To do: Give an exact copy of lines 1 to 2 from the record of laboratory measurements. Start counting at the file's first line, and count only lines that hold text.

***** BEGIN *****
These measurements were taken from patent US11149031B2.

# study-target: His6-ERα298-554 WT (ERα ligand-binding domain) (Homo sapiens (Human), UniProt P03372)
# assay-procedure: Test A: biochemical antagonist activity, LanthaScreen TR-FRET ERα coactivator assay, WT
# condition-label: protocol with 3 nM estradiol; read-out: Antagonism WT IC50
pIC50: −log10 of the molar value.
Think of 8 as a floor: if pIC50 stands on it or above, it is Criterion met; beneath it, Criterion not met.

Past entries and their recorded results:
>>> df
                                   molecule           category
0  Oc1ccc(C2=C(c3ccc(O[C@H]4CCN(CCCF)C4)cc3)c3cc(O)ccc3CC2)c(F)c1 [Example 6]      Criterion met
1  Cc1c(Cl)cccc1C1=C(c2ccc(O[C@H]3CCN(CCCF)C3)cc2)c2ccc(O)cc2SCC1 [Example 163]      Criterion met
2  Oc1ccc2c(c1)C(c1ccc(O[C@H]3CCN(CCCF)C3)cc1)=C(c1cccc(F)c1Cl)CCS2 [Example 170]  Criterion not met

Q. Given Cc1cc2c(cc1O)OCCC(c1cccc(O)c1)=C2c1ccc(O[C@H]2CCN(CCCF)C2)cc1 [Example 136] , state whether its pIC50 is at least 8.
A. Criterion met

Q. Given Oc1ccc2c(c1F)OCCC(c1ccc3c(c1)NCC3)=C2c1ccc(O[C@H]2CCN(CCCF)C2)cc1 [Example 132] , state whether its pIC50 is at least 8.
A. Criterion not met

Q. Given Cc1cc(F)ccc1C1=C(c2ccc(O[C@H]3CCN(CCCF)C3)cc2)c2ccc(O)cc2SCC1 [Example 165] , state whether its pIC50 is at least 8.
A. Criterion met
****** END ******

These measurements were taken from patent US11149031B2.

# study-target: His6-ERα298-554 WT (ERα ligand-binding domain) (Homo sapiens (Human), UniProt P03372)